Somehow, it all works. So, will Britain ever go the full nine yards (8.23 metres) and go completely metric? Never! It would be far too confusing...
Just the job
Peter Hawkins wrote: "Anyone who remembers those shots of Linford Christie doing the 100m can see the possibilities for the lads too .... well for some of us anyway!"
And Professor Wang is surely just the fellow to, er, bring this off...
Where's the proof? Where's the evidence that one single Mac has been compromised by this alleged Trojan? There's a great many "could"s, "may"s and "maybe"s in the article and the original blog, but no evidence that this would really work on a real Mac in the real world.
So, it's a theoretical threat - and the world's full to bursting with them already.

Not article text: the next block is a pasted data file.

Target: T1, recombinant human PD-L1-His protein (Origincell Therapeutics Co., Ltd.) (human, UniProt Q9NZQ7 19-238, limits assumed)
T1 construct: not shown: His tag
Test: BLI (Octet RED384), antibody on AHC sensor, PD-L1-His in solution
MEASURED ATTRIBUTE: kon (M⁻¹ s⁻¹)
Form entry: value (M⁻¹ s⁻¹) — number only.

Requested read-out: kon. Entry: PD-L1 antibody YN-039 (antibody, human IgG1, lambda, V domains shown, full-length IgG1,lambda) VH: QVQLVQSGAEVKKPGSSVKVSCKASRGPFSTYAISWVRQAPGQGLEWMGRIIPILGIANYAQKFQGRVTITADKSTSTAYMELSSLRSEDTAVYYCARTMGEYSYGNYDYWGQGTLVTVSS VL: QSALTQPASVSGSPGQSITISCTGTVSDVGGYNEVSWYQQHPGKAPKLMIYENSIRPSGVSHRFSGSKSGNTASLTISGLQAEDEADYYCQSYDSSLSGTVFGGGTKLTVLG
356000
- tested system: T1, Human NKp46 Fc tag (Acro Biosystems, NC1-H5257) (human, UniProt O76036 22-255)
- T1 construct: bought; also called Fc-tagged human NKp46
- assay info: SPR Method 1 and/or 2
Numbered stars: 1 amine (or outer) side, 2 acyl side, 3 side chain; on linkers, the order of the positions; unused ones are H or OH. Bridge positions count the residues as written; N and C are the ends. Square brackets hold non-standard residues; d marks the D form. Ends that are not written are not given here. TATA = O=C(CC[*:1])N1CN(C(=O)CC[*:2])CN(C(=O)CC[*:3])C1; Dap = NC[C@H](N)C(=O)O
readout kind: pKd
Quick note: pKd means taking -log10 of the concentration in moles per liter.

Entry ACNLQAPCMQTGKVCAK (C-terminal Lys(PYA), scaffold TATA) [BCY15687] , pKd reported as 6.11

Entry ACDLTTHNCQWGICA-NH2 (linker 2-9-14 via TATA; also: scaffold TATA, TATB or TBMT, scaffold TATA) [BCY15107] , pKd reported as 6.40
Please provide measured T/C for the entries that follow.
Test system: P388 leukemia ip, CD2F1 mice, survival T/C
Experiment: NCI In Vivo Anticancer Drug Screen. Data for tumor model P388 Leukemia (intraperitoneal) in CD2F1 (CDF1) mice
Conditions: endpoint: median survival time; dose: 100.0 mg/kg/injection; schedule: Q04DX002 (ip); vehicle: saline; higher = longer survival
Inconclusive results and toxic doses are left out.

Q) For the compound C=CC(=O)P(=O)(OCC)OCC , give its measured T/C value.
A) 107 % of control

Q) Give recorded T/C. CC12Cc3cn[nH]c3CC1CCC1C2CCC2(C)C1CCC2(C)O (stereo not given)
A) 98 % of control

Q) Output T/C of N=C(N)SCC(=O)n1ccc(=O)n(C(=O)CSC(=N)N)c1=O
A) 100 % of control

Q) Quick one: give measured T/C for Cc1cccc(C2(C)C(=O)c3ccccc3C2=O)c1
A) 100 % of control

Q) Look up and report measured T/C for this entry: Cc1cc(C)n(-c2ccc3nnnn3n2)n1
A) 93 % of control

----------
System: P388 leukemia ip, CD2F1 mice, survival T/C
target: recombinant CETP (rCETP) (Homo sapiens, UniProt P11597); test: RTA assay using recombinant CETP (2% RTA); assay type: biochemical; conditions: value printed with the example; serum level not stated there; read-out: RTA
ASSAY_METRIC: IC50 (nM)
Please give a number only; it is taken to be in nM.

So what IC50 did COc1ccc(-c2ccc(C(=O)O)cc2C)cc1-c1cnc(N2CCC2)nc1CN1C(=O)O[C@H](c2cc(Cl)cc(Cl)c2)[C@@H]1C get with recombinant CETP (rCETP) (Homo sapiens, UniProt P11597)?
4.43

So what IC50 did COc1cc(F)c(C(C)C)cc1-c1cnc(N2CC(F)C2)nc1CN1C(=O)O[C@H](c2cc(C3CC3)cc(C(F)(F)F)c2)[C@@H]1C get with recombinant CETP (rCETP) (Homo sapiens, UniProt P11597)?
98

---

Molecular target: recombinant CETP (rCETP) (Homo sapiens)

Paris? Because you'd need to be that dumb to fall for this one.
I agree with Vendicar, but...
... you've quoted me as disagreeing. I didn't make the "pithier description" comment you "credit" me with; it was Chris Miller - who reminds me of the man who would like to save up £100 but can only afford to put away £1 a week, so he doesn't bother because that's "only" 1/100 of his total goal.
Looking for instant, one-hit solutions to a highly complex problem such as this really is "innumerate codswallop". Clearly we're consuming more energy than the planet can, in the long-term, supply via the sources we're currently exploiting. We need to expand all kinds of supply methods, develop technology *and* reduced demand. If we all cut our individual demand a little bit - even if it's "only" 1/6000 of our total electrical output - that's a contribution to the cause.
It's not whether we should turn off our TVs at night rather than leaving them on stand-by that's the question. That, frankly, is a no-brainer. It's where to draw the line between economy/ecology and inconvenience.
"Eliminating standby devices would save energy equivalent to driving about 1 mile each."
That's about 60 million miles. That's a lot of energy, not a little.
Seems to me that if you can reasonably save energy, you should. And whether or not global warming is a lie, cutting pollution has to be a good idea.